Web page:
Age-related Macular Degeneration (AMD)

A scene as it might be viewed by a person with age-related macular degeneration. A scene as it might be viewed by a person with age-related macular degeneration (AMD): The scene shows two young boys holding large balls with a wooden fence in the background. The image is distorted by a large blurry spot in the center that blocks the boys' faces.

AMD is a disease affects the part of the retina called the macula. The macula is made up of millions of light-sensing cells that provide sharp, detailed central vision. As AMD progresses these cells die off and central vision is destroyed.

A person with AMD may have difficulty recognizing faces and doing tasks such as reading, sewing, or driving.

At two years, Avastin and Lucentis, two drugs widely used to treat age-related macular degeneration (AMD), improve vision when used monthly or on an as-needed basis. However, greater improvements in vision were seen with monthly use, according to researchers supported by the National Institutes of Health.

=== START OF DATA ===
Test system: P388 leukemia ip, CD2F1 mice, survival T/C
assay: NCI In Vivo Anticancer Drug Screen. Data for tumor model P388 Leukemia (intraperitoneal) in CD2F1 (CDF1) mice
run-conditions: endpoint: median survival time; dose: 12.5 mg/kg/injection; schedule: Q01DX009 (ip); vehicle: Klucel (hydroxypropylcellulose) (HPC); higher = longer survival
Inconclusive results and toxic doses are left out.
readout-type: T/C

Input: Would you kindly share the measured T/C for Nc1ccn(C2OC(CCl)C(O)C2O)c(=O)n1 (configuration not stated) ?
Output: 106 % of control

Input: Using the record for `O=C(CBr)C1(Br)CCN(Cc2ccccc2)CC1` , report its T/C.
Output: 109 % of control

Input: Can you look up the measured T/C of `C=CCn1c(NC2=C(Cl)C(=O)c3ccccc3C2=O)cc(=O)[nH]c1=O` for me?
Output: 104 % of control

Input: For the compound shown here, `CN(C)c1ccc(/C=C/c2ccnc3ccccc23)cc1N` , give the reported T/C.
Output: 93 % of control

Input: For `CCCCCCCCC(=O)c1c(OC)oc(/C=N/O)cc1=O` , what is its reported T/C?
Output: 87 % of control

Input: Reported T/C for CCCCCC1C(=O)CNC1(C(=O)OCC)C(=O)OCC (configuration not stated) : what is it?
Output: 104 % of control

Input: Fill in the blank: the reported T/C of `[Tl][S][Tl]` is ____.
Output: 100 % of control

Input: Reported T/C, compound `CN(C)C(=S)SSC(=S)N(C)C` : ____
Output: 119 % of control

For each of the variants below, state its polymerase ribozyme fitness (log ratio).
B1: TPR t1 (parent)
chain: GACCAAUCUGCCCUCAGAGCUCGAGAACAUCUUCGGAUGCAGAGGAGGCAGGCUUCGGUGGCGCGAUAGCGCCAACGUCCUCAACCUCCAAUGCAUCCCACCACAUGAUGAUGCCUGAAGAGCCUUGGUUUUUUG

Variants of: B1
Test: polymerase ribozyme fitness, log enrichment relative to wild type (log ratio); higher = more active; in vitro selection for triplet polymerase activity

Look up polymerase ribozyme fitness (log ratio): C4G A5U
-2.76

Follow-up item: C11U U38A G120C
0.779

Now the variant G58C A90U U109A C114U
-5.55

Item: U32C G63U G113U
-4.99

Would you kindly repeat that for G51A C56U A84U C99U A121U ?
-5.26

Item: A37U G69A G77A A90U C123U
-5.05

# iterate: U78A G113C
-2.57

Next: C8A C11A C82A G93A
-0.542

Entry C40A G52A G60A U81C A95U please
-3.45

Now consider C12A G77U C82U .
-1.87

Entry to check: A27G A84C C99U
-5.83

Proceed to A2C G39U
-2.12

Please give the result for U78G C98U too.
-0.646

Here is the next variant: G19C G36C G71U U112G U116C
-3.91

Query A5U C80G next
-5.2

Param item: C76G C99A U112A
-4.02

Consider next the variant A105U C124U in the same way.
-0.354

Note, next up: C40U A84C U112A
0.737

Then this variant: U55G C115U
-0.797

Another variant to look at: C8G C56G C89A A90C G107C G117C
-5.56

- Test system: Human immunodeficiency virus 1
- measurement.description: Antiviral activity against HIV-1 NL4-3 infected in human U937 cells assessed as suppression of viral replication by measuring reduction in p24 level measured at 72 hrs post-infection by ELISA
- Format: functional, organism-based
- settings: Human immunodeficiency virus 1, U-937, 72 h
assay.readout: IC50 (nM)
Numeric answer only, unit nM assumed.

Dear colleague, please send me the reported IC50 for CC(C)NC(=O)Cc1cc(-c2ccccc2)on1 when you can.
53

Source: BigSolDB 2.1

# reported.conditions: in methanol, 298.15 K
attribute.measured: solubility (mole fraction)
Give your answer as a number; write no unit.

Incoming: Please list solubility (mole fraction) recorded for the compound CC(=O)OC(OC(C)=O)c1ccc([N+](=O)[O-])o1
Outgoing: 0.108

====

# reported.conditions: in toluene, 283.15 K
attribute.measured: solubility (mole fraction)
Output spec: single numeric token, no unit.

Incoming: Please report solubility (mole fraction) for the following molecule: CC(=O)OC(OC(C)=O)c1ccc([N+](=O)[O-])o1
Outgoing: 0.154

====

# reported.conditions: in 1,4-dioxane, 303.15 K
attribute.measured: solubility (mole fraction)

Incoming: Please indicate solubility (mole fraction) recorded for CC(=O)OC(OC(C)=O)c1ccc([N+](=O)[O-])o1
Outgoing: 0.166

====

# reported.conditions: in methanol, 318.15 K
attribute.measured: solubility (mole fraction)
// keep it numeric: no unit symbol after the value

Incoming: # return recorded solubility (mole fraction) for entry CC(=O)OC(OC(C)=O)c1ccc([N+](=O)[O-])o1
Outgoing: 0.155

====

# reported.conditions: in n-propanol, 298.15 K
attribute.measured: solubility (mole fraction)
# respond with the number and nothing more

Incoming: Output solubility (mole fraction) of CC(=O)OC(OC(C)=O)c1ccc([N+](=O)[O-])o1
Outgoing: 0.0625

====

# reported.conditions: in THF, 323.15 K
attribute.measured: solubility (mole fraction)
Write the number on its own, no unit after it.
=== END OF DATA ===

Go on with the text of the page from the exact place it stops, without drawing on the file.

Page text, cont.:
AMD is a leading cause of vision loss in older Americans. In the advanced stages of AMD, abnormal blood vessels grow and leak fluid and blood into the macula and obscure vision. The macula is the central portion of the retina that allows us to look straight ahead and to see fine detail. As fluid and blood builds up, it damages the macula, causing loss of central vision, which can severely impede mobility and independence. Without treatment, most patients are unable to drive, read, recognize faces or perform day-to-day tasks.

The Comparison of AMD Treatments Trials (CATT) was designed to compare Avastin and Lucentis. "Therapies for AMD require repeated treatment to prevent vision loss. Results of this clinical trial provide evidence that long-term treatment with either drug results in lasting improvement in vision. Patients and doctors now have valuable information to base treatment decisions," said Paul A. Sieving, M.D., Ph.D., director of the National Eye Institute (NEI).

Patients should talk to their eye care professional about the right treatment for their AMD.

More information is available on the NEI website.

This page last reviewed on April 7, 2016